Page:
The winners of the 2021 Cockcroft Institute Early Career Excellence Awards have been announced. The committee decided to award two prizes for Best Sustained Contribution and one prize for the Best Outstanding Single Output. The winners are:
Best Sustained Contribution:
- Andrew May (ASTeC)
- Volodymyr Rodin (Liverpool)
Best Outstanding Single Output:
- Thomas Heinemann (Strathclyde)
The awards committee was much impressed with the quality of the applications and would like to commend all the nominees.
Andrew May is the Technical Lead for Cryogenics for SuRFLab which is currently testing SRF cavities for the ESS. Andrew is responsible for the operation of this cryogenic system and has had to deliver robust technical solutions for many critical issues. Alongside this work, he is also responsible for coordinating the manufacturing of several key subsystems for the HL-LHC crab cavity cryomodules and has made key contributions to the upgrade to ESS VTF that will be needed for PIP-II cavity testing and cryomodule delivery.
“I am very grateful to receive this Early Career Award. Cryogenics is a key enabling technology for the next generation of high-energy accelerators and I’m very lucky to be able to contribute to some world-leading projects in ESS, HiLumi LHC, and PIP-II. We have a fantastic team in the SuRFLab at Daresbury and I’m very fortunate to be a part of it.”
Volodymyr Rodin is a PhD student and Marie Curie Fellow in the University of Liverpool QUASAR Group. In his PhD project, Volodymyr investigates 6D beam dynamics in low energy ion and antiproton storage rings and beamlines. His goal is the realistic description of an experimental setup under consideration of all the real-world effects to give an accurate representation of the beam transport and handling in simulation. He uses several complex simulation codes to achieve his results. He has been invited to present his results at several international seminars, conferences and workshops and has directly influenced the design of several cutting-edge research facilities.
“I am very appreciative to win this award, it tells me that my research work, communication with people, and experimental collaboration moving in the right direction. I will continue to advance various aspects of the accelerator physics and help to overcome the existing obstacles.”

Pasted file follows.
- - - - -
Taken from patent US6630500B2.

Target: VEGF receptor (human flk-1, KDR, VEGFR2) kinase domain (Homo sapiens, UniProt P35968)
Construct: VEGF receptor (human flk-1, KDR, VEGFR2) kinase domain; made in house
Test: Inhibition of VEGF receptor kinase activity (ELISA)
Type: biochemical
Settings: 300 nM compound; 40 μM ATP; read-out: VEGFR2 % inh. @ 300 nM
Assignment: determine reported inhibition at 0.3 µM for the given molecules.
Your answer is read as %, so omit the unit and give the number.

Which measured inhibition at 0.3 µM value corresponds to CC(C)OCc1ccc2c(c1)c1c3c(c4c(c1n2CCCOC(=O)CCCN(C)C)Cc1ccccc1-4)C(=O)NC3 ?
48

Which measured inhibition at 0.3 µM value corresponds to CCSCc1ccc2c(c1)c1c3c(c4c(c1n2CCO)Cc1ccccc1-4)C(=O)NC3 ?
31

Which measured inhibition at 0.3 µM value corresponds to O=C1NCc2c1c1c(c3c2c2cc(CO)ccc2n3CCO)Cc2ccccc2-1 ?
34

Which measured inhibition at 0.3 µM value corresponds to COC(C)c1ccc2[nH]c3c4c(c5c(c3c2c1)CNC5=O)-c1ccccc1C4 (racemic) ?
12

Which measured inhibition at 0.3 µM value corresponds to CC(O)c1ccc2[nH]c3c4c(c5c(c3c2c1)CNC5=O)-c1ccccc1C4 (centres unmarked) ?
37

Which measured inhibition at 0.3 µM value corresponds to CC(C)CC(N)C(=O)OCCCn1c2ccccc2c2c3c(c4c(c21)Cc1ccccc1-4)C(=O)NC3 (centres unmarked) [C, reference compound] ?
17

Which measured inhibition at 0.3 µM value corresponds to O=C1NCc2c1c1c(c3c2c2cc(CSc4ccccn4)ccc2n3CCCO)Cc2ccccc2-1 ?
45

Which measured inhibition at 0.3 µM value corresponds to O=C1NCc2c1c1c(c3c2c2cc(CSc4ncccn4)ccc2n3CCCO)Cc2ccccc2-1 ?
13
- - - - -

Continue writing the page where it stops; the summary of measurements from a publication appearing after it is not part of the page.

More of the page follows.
Thomas Heinemann is a PhD student with a leading role in the development of hybrid staged plasma- based particle accelerators, a concept that combines the benefits of laser-driven and electron beam-driven plasma acceleration. This can give extremely compact sources for short, high-brightness electron beams. This new kind of hybrid plasma accelerators can allow the realisation of compact light sources and other applications demanding high electron beam quality. They can extend fundamental research efforts on beam-driven plasma accelerators from just a handful large-scale accelerator facilities to numerous high-power laser laboratories, as well as enabling small-scale university research groups to develop and test high-energy collider components.
“Support from the Cockcroft Institute enabled me to pursue my studies on the exciting field of novel plasma-based particle accelerator schemes. Naturally, I was delighted to hear that this work now resulted in winning one of the Cockcroft Early Career Excellence Awards. Receiving this recognition is a great motivation for me and the team to continue this research and further explore the innovative potential of hybrid plasma accelerators.”
Each of the winners will be invited to give a full seminar on their research at the Cockcroft Institute later this year.